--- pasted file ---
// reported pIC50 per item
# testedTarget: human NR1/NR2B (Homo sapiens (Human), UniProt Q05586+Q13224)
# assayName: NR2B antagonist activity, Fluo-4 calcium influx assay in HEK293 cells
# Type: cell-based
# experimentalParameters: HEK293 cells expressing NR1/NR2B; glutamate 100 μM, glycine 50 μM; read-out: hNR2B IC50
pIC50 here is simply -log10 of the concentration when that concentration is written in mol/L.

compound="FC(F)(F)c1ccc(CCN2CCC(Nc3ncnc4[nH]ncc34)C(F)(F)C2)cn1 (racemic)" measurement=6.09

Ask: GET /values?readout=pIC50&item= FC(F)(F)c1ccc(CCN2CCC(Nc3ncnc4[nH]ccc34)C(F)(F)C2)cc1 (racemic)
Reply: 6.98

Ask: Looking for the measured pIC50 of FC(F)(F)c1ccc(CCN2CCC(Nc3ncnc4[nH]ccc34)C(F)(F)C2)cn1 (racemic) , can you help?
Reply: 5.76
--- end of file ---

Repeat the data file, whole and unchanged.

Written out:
// reported pIC50 per item
# testedTarget: human NR1/NR2B (Homo sapiens (Human), UniProt Q05586+Q13224)
# assayName: NR2B antagonist activity, Fluo-4 calcium influx assay in HEK293 cells
# Type: cell-based
# experimentalParameters: HEK293 cells expressing NR1/NR2B; glutamate 100 μM, glycine 50 μM; read-out: hNR2B IC50
pIC50 here is simply -log10 of the concentration when that concentration is written in mol/L.

compound="FC(F)(F)c1ccc(CCN2CCC(Nc3ncnc4[nH]ncc34)C(F)(F)C2)cn1 (racemic)" measurement=6.09

Ask: GET /values?readout=pIC50&item= FC(F)(F)c1ccc(CCN2CCC(Nc3ncnc4[nH]ccc34)C(F)(F)C2)cc1 (racemic)
Reply: 6.98

Ask: Looking for the measured pIC50 of FC(F)(F)c1ccc(CCN2CCC(Nc3ncnc4[nH]ccc34)C(F)(F)C2)cn1 (racemic) , can you help?
Reply: 5.76